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Radius and sanding board discussion
Author
Post
000lover

Total Topics: 71
Total Posts: 332
I have been trying to read all the post about radius bars, dishes, 15' radius, 25'radius, and sanding boards. I do understand WHY you need this step, and i understand stewmac's sanding board idea, but for one I don't know how to make the 5 and 1.5deg. wedge. As I read about this step I begain to read about radius dishes and bars. How do these work? Also, I am trying to understand what is ment by a 15 or 25' foot radius. In my mind I am thinking of a circle with a radius of 15-25 food....that is a big cirle. I must be missing something.
So, first could you explain radius dishes and bars.

Next, could you explain how I can make the correct angles using tools that a beginner would have? (I don't have a scroll or band saw)

Last, please forgive my lack of understanding.

Jan 04, 08 | 10:25 am
davidmor

Total Topics: 34
Total Posts: 567
You have the idea right, those radius numbers are indeed based on a circle (actually a sphere) with those radiuses. The dishes are basically a section of the sphere, for example a 30' radius dish is a section of a ball that would have a 30' radius. Yep, it is big but it gives the shallow angle that provides the slight dome desired. A radius bar is basically a sliver of that dish. I did the stewmac 1.5 and 5 degree sanding bar and it works, but it gives a flat edge on the kerfed linings that can telegraph through. The sanding dish and bar sands the linings to a very slight curve which helps keep the glue line from telegraphing.

For your first, I would suggest using a radius bar. Ken has a great tutorial on his site explaining how to use one. It does a great job and is an easy way to get the job done. I prefer dishes as they are good for sanding and clamping. If you plan on making more than one or two guitars, dishes are the way to go IMO.

If you want to do the stewmac sanding bar, I made an adjustable one because I couldn't figure a safe and reliable way to cut the wedges. The other thing is that stewmac does a very poor job of explaining what the final outcome of the sanding should be. They say to make a 2' plank with a 5 degree wedge on one side, and a 1.5 degree wedge on the other. That is incorrect as the overall angle of the sanding bar will not be 1.5 and 5 degrees. The goal is to get the linings sanded to these angles. In order to do that, the angle of the jig from end to end needs to be those angles. If you build it exactly as they say, the angle of the sanding edge won't be correct. That is why I made mine adjustable. I could set the angle at the sandpaper end by adjusting the wedge height. If I remember correctly, to get a 5 degree sanding angle, the wedge actually needed to be somewhere around 8 degrees. It is based on the height at the opposite end, not the degree of the wedge. Heck you could glue a square block on the end and as long as it is the correct height, you will get the correct angle.

Just another reason to use a radius bar or dish. If you do a search, Ted had a good post about how to plot the dots on a 2' line to draw the correct curves. Hope that helps..... probably made it clear as mud!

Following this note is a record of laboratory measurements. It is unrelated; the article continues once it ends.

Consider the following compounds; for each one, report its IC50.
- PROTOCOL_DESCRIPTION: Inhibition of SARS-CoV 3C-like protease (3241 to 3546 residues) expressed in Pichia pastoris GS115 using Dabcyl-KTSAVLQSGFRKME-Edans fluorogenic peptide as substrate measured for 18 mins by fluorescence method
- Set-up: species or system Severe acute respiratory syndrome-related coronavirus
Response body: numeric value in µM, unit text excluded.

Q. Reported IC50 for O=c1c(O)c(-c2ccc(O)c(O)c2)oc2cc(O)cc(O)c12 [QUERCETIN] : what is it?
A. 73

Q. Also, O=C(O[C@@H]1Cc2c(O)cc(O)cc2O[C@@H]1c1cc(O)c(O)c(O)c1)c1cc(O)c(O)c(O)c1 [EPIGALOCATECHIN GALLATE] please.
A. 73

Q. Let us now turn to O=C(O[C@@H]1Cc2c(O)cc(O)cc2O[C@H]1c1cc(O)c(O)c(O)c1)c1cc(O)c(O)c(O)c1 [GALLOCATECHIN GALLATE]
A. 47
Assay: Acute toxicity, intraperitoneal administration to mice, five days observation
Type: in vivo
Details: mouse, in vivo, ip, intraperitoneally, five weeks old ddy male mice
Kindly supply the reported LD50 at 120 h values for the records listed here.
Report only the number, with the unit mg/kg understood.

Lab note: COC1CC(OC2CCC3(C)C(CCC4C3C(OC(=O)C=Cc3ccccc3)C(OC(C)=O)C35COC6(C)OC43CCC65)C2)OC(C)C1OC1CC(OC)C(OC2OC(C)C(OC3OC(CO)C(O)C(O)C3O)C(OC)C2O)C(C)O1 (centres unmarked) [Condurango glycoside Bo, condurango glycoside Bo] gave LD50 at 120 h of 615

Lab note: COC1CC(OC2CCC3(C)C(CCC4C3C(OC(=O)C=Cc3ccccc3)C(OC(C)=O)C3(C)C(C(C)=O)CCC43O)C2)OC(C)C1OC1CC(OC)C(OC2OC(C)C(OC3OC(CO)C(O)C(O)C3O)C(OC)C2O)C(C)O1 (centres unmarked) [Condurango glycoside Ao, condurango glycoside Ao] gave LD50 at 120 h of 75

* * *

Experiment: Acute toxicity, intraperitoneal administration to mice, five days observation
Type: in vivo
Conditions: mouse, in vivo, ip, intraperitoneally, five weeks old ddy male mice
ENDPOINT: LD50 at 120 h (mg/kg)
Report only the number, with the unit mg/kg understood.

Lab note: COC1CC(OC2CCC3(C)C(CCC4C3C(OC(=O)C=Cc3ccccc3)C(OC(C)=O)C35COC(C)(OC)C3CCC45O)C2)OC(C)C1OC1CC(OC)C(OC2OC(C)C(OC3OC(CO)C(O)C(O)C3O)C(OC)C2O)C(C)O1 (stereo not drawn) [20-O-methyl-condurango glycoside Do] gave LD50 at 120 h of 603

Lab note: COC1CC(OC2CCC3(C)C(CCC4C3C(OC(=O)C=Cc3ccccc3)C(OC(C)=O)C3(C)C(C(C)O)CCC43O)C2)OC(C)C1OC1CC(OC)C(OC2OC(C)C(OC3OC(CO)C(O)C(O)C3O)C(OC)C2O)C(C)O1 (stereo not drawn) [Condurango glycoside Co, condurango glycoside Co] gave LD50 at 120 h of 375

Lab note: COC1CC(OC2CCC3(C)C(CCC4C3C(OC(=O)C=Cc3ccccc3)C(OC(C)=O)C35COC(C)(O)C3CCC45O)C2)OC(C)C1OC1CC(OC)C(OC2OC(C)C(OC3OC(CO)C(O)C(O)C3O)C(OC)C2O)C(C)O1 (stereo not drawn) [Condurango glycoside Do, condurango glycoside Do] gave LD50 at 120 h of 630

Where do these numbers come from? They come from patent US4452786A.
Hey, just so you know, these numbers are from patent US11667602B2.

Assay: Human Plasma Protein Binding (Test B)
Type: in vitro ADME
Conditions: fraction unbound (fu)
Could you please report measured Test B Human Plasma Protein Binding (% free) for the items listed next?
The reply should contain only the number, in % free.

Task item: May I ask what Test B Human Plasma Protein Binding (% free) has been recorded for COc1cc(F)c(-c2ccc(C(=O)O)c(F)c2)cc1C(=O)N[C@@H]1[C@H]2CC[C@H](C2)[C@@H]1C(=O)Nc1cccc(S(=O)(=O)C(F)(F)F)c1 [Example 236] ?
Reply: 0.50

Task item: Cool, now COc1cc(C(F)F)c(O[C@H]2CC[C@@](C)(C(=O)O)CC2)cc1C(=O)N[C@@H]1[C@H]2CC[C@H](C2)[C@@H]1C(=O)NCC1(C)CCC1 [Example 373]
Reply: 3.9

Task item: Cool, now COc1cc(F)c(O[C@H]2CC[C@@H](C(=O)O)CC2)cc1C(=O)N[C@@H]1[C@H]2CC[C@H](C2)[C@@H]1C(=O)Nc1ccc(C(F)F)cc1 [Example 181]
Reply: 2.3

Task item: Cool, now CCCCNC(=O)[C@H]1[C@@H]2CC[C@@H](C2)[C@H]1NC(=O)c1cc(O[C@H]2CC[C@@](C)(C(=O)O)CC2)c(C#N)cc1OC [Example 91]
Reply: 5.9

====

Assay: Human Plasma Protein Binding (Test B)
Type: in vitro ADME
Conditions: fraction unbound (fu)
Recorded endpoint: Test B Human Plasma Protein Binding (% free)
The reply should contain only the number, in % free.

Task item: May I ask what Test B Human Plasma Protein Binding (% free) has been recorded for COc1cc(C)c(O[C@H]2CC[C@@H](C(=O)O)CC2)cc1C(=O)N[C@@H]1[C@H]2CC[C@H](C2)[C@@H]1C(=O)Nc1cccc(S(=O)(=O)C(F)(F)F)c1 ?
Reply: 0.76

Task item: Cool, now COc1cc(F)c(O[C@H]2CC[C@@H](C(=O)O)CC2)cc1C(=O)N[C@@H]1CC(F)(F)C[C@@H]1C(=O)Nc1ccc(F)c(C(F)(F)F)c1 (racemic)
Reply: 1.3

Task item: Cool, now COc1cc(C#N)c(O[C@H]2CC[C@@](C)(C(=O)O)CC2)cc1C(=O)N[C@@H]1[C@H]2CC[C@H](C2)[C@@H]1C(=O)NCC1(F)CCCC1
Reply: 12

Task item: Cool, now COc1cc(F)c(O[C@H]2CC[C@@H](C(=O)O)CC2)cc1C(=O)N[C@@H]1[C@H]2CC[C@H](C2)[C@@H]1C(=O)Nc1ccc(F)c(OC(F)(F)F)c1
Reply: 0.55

Here is a pic. of the stewmac sanding bar I made in case you want to copy it.



My Blog

Jan 04, 08 | 1:34 pm
Dave

Total Topics: 12
Total Posts: 31
I am about 30 days into building the same guitar, my first. I used the reccomended method by Stew-Mac, and it worked fine. After notching the sides for the top and back both pieces fit well prior to applying any clamping pressure.
I made the wedges by solving for the rise on an 8" run for each angle -- Tangent 1.5 = X/8; Tan 5 =x/8. I came up with 0.2" x8" for the sides of the 1.5 degree, and 0.7" x 8" for the 5 degree angle. I drew these onto a 2x4 and cut them out with a jig saw. I glued the wedges onto a 2ft length of 2x4 and fixed the sand paper to the non wedged side of the 2x4 with spray contact adhesive. The jig saw does not get the smoothest cut, so I glued the rough side down to the 2x4 allowing the guitar to see the smoother side.
I did not make an arc board since it would have required a much longer cut. And I would have needed to smooth the edge prior to using it on the guitar. I have made jigs for other projects in the past that required large arcs, and I used a string an pencil for drawing an arc for those projects.

15, and 25' for the top and back radii seems about right conceptually. We are asked to make relatively shallow angles - 1.5 and 5 degrees.

Hope that helps,
Dave

Jan 04, 08 | 1:51 pm
Bill Cory

Total Topics: 158
Total Posts: 3584
David has a great solution there. Not having an engineering mind, I used a simpler process. If you have my book, the directions are in it. Basically, all I did to make a sanding bar was to stretch out a tape measure to 25' (or 15') use it and a pencil to draw the arc on a 2x2 piece of poplar, cut the poplar on that line, and stick some sandpaper on it. Works like a charm. They can be made quickly and accurately so you can work with differing radii.

See one "in action" at this page on www.KitGuitarBuilder.com

Jan 04, 08 | 1:56 pm
000lover

Total Topics: 71
Total Posts: 330